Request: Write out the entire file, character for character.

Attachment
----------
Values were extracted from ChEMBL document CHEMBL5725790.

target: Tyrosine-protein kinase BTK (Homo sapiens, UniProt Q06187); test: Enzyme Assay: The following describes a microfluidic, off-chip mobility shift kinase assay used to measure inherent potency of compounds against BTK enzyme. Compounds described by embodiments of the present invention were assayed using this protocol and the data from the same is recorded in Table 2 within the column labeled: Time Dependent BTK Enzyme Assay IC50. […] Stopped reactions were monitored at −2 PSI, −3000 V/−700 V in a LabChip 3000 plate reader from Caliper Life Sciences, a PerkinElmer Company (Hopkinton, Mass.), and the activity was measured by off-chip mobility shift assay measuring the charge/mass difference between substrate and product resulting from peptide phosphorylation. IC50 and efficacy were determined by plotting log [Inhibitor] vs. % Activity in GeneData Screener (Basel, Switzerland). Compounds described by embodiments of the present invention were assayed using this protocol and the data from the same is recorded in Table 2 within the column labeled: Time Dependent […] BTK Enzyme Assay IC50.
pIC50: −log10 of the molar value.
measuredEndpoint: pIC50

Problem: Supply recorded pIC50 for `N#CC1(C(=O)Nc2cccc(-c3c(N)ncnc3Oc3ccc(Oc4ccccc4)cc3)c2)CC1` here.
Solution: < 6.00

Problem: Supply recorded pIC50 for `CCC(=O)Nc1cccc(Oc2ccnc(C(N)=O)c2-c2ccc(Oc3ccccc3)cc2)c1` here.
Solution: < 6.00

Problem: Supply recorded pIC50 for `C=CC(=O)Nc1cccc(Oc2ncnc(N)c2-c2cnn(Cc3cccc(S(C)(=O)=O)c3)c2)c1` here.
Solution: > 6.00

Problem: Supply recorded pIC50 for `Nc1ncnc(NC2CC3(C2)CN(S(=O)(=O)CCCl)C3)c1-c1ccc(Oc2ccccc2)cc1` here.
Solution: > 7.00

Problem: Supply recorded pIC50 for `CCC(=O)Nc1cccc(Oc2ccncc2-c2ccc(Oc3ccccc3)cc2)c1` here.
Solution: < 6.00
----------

Values were extracted from ChEMBL document CHEMBL5725790.

target: Tyrosine-protein kinase BTK (Homo sapiens, UniProt Q06187); test: Enzyme Assay: The following describes a microfluidic, off-chip mobility shift kinase assay used to measure inherent potency of compounds against BTK enzyme. Compounds described by embodiments of the present invention were assayed using this protocol and the data from the same is recorded in Table 2 within the column labeled: Time Dependent BTK Enzyme Assay IC50. […] Stopped reactions were monitored at −2 PSI, −3000 V/−700 V in a LabChip 3000 plate reader from Caliper Life Sciences, a PerkinElmer Company (Hopkinton, Mass.), and the activity was measured by off-chip mobility shift assay measuring the charge/mass difference between substrate and product resulting from peptide phosphorylation. IC50 and efficacy were determined by plotting log [Inhibitor] vs. % Activity in GeneData Screener (Basel, Switzerland). Compounds described by embodiments of the present invention were assayed using this protocol and the data from the same is recorded in Table 2 within the column labeled: Time Dependent […] BTK Enzyme Assay IC50.
pIC50: −log10 of the molar value.
measuredEndpoint: pIC50

Problem: Supply recorded pIC50 for `N#CC1(C(=O)Nc2cccc(-c3c(N)ncnc3Oc3ccc(Oc4ccccc4)cc3)c2)CC1` here.
Solution: < 6.00

Problem: Supply recorded pIC50 for `CCC(=O)Nc1cccc(Oc2ccnc(C(N)=O)c2-c2ccc(Oc3ccccc3)cc2)c1` here.
Solution: < 6.00

Problem: Supply recorded pIC50 for `C=CC(=O)Nc1cccc(Oc2ncnc(N)c2-c2cnn(Cc3cccc(S(C)(=O)=O)c3)c2)c1` here.
Solution: > 6.00

Problem: Supply recorded pIC50 for `Nc1ncnc(NC2CC3(C2)CN(S(=O)(=O)CCCl)C3)c1-c1ccc(Oc2ccccc2)cc1` here.
Solution: > 7.00

Problem: Supply recorded pIC50 for `CCC(=O)Nc1cccc(Oc2ccncc2-c2ccc(Oc3ccccc3)cc2)c1` here.
Solution: < 6.00